22.12 Wednesday, Jan. 4 Horizontal and vertical landing in the Cuban tree frog, Osteopilus septentrionalis HICKS, R.; MACESIC, L.J.; GILLIS, G.B.*; Mount Holyoke College; Mount Holyoke College; Mount Holyoke College email@example.com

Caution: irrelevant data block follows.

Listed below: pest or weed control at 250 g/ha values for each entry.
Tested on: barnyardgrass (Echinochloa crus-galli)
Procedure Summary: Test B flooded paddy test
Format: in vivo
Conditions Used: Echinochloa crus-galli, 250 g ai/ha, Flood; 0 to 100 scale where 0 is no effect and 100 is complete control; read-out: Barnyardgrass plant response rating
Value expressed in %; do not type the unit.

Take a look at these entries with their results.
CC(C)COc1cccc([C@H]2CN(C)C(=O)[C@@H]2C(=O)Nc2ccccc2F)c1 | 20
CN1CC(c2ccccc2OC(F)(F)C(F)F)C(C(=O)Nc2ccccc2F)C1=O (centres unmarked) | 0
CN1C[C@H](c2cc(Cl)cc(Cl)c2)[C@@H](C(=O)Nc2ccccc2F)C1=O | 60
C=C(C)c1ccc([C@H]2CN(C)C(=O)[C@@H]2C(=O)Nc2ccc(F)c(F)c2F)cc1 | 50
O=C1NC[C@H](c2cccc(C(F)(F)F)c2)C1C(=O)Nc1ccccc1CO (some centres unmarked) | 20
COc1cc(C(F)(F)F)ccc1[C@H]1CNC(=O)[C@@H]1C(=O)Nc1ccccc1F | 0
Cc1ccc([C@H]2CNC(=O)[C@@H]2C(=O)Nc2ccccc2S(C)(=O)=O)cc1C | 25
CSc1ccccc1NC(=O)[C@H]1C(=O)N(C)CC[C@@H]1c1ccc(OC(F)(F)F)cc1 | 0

Recent work focused on what happens after takeoff in frogs and toads is revealing that Anurans approach landing in different ways. Specifically, the use and movements of both the forelimbs and hindlimbs differ radically between species that land with varying degrees of coordination. Tree frogs are known for inhabiting a complex arboreal environment and because of their toe pads are capable of landing on diverse surfaces that can be at just about any orientation (consider the leaves and branches on which we often see tree frogs photographed). The goal of this study was to determine whether Cuban tree frogs, Osteopilus septentrionalis, prepare for landing differently depending on the orientation of the substrate. High-speed video recordings indicate that, indeed, the patterns of movement of the forelimbs and hindlimbs during horizontal hops differ from those in which the animal leaps to a vertical surface. When performing horizontal hops, the tree frog rapidly moves its forelimbs after takeoff to be in a position to absorb the impact of landing while the hindlimbs are rapidly folded back into a flexed position. In contrast, after takeoff toward a vertical surface, the hindlimbs remain extended until impact and the forelimbs are rarely the first part of the animal’s body to make contact. Instead, it is generally the head or trunk that first makes contact with a vertical surface, after which the forelimbs are quickly moved to a position that allows the toepads to adhere, and the legs are pulled in. Our preliminary data suggest that when approaching a landing surface this species varies its limb movements depending on the orientation of that surface.